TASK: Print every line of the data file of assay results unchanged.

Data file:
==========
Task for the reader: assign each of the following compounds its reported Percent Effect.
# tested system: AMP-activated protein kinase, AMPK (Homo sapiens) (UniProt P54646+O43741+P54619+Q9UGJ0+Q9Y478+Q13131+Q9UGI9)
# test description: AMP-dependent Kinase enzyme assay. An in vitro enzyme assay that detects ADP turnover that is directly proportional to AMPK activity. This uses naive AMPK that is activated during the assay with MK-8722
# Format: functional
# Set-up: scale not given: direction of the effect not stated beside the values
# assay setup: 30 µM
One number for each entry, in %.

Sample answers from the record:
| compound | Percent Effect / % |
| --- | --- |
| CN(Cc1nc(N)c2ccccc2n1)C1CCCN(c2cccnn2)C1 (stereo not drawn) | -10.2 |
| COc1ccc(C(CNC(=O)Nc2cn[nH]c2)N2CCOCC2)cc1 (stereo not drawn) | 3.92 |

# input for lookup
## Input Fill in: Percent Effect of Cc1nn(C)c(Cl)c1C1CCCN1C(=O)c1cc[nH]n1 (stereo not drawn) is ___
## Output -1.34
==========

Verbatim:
Task for the reader: assign each of the following compounds its reported Percent Effect.
# tested system: AMP-activated protein kinase, AMPK (Homo sapiens) (UniProt P54646+O43741+P54619+Q9UGJ0+Q9Y478+Q13131+Q9UGI9)
# test description: AMP-dependent Kinase enzyme assay. An in vitro enzyme assay that detects ADP turnover that is directly proportional to AMPK activity. This uses naive AMPK that is activated during the assay with MK-8722
# Format: functional
# Set-up: scale not given: direction of the effect not stated beside the values
# assay setup: 30 µM
One number for each entry, in %.

Sample answers from the record:
| compound | Percent Effect / % |
| --- | --- |
| CN(Cc1nc(N)c2ccccc2n1)C1CCCN(c2cccnn2)C1 (stereo not drawn) | -10.2 |
| COc1ccc(C(CNC(=O)Nc2cn[nH]c2)N2CCOCC2)cc1 (stereo not drawn) | 3.92 |

# input for lookup
## Input Fill in: Percent Effect of Cc1nn(C)c(Cl)c1C1CCCN1C(=O)c1cc[nH]n1 (stereo not drawn) is ___
## Output -1.34